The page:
Malaysia foils jihadist-inspired bombings


KUALA LUMPUR: Malaysian police have foiled plans for a wave of bombings drawn up by radical Islamic militants inspired by Iraq’s extremist jihad group Islamic State, a top counter-terrorism official said on Tuesday.

The 19 suspected militants arrested from April to June were formulating plans to bomb pubs, discos and a Malaysian brewery of Danish beer producer Carls–berg, said Ayob Khan Mydin, deputy chief of the Malaysian police counter-terrorism division.

Ayob Khan told Agence France-Presse the group, all Malaysians, had visions of establishing a hardline Southeast Asian Islamic caliphate spanning Malaysia, Indonesia, Thailand, the Philip–pines and Singapore, and planned to travel to Syria to learn from the Islamic State, which was formerly known as the Islamic State of Iraq and the Levant or ISIL.

The plotters included pro–fessionals and two housewives.

They were only in the early stages of discussing their plans and did not have heavy wea–pons or bomb-making knowl–edge, he said.

Seven have already been charged with offences ranging from promoting terrorism to possession of home-made rifles.

They planned “a campaign of violence and armed struggle and to die as martyrs,” Ayob Khan said, adding police believe there could still be co-plotters at large in Malaysia.

Some of those arrested were apprehended at airports on the way to Turkey and Syria to seek training and other support from IS.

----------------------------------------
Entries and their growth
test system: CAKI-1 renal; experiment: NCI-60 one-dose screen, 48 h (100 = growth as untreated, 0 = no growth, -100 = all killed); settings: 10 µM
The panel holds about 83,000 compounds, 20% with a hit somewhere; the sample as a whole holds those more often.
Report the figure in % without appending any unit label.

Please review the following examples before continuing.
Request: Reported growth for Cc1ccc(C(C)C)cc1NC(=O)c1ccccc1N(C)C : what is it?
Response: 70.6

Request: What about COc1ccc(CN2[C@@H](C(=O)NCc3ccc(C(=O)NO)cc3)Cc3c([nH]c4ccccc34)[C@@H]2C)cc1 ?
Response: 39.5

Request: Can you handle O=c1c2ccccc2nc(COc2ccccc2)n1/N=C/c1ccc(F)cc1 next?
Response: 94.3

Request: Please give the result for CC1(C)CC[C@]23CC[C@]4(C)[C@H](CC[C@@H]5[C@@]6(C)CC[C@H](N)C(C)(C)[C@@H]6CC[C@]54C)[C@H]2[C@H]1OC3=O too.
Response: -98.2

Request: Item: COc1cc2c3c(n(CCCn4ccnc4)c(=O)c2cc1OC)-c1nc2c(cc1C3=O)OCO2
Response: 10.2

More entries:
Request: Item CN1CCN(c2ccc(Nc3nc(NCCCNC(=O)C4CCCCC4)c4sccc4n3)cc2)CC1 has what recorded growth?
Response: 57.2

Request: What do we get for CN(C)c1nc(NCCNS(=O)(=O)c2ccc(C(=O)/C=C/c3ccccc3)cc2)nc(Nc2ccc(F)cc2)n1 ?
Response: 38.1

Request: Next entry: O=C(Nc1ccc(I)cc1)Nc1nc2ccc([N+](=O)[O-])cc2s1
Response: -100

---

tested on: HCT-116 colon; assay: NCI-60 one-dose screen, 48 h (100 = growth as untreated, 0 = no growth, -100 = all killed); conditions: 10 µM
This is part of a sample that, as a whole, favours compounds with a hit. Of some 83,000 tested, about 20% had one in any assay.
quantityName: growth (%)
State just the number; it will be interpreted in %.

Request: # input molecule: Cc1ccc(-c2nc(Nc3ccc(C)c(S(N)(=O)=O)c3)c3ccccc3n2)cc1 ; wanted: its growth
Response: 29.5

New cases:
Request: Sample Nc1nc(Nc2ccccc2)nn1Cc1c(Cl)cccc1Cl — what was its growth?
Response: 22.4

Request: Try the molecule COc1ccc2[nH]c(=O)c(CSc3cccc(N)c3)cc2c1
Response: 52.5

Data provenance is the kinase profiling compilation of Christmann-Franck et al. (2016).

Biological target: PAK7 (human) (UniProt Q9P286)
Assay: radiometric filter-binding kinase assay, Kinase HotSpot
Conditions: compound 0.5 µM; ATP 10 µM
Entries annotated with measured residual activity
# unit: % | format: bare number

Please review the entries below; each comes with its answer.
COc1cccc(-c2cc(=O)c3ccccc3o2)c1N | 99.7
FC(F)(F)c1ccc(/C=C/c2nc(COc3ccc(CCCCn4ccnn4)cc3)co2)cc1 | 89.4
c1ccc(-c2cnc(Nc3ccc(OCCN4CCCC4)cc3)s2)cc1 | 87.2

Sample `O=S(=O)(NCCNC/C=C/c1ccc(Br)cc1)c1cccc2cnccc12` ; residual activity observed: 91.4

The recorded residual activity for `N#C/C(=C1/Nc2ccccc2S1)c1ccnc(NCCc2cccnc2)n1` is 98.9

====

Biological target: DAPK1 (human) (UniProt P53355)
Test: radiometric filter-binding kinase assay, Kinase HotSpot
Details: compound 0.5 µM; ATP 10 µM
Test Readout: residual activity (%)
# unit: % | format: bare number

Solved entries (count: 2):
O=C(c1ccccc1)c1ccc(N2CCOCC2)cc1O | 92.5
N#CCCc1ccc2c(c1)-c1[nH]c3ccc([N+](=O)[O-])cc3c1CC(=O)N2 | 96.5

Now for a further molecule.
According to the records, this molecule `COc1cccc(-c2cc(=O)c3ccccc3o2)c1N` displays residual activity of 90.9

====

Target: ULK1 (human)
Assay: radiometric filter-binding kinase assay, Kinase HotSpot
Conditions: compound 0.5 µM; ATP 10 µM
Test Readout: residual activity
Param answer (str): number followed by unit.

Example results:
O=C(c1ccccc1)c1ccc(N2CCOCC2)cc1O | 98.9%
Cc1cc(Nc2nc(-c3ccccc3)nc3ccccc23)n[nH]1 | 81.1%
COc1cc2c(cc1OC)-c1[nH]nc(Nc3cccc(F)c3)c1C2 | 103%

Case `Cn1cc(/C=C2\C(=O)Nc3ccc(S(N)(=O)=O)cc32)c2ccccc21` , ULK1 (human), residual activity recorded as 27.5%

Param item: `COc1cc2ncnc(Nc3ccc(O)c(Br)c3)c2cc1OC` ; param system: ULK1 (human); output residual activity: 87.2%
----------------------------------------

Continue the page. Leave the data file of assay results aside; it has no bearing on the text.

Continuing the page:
IS espouses an extreme brand of Islam. It is believed to have thousands of Islamist fighters in Syria and Iraq, some of them Westerners.

It has overrun large swathes of Iraq as it wages a ruthless cam–paign to establish a Middle Eastern caliphate under condi–tions akin to those of the reli–gion’s early years.

The Malaysian plotters were aged between 20 and 50. Some of the arrests had been pre–viously announced by autho–rities, but police had not yet detailed the group’s suspected plans and ideology.

Some had begun raising money—including via Face–book—to travel to Syria, typically under the pretext of “humani–tarian work,” Ayob Khan said.

Killing of fellow Muslims
“From interrogating them, they talk about ISIL ideology, in–cluding the killing of innocent people and also Muslims who are not in their group,” he said.

Bars and the Carlsberg brewery near Kuala Lumpur were appa–rently targeted because alcohol consumption is forbidden by Islam, he added.

Ayob Khan said the suspects also had hoped to create networks with regional and global IS cells.

He said police believe up to 40 Malaysians have gone to Syria to join the civil war there.

Muslim-majority Malaysia practices a moderate brand of Islam and has not seen any notable terror attacks in recent years.

But concern has risen in the multi-faith nation over growing hardline Islamic views and the country’s potential as a militant breeding ground.

According to local media reports, 26-year-old Malaysian factory worker Ahmad Tarmimi Maliki blew up 25 elite Iraqi soldiers in a suicide car-bomb attack there in May.

Malaysia has previously has been home to several suspected key figures in groups such as al-Qaeda-linked Jemaah Islamiyah, a Southeast Asia-based organ–ization blamed for the deadly 2002 Bali bombings and nume–rous other attacks.



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